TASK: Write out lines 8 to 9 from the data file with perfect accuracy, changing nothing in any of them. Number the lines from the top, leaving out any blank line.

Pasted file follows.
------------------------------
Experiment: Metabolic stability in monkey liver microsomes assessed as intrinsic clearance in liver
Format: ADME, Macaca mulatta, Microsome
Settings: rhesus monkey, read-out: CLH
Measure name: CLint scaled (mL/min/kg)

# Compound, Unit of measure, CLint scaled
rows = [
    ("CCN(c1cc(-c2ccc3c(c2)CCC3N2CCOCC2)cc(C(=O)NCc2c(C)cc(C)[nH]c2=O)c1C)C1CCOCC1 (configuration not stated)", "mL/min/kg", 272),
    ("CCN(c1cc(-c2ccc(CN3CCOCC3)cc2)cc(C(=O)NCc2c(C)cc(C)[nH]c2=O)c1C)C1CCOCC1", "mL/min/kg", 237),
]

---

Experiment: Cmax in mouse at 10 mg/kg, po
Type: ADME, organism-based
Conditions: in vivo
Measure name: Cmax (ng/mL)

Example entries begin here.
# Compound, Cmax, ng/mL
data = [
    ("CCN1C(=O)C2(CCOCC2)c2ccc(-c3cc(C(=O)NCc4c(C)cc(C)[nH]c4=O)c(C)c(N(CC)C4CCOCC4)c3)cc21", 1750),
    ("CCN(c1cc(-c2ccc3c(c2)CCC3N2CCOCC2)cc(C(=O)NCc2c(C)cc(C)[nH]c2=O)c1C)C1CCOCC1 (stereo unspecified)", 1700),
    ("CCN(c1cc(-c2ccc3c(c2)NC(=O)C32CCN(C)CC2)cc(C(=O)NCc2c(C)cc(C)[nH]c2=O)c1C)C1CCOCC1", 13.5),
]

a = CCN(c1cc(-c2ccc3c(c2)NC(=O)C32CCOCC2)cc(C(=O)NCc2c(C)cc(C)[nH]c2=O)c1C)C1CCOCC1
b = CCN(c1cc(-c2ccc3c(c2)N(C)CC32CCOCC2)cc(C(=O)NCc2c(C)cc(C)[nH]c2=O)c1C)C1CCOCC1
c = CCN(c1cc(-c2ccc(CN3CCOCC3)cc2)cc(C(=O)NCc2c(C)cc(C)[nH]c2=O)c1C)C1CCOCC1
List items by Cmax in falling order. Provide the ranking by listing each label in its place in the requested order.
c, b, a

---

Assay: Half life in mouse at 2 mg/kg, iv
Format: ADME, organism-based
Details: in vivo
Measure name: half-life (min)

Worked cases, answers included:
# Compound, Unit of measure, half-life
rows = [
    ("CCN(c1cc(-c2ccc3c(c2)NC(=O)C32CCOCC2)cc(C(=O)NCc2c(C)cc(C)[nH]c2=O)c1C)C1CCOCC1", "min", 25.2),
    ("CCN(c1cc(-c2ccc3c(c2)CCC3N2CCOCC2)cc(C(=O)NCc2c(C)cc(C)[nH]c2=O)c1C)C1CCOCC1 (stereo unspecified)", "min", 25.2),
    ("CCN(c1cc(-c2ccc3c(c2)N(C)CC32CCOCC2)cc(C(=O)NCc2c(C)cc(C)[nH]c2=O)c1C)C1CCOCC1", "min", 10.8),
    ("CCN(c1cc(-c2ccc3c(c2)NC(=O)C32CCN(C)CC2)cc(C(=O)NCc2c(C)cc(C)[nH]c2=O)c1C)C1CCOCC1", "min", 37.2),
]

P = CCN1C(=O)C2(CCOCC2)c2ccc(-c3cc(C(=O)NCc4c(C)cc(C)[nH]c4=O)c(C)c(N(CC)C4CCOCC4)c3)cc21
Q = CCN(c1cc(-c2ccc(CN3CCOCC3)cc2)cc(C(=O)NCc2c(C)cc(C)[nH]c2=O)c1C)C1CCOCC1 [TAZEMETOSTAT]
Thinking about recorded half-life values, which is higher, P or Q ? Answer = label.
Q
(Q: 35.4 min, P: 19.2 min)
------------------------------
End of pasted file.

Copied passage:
    ("CCN(c1cc(-c2ccc(CN3CCOCC3)cc2)cc(C(=O)NCc2c(C)cc(C)[nH]c2=O)c1C)C1CCOCC1", "mL/min/kg", 237),
]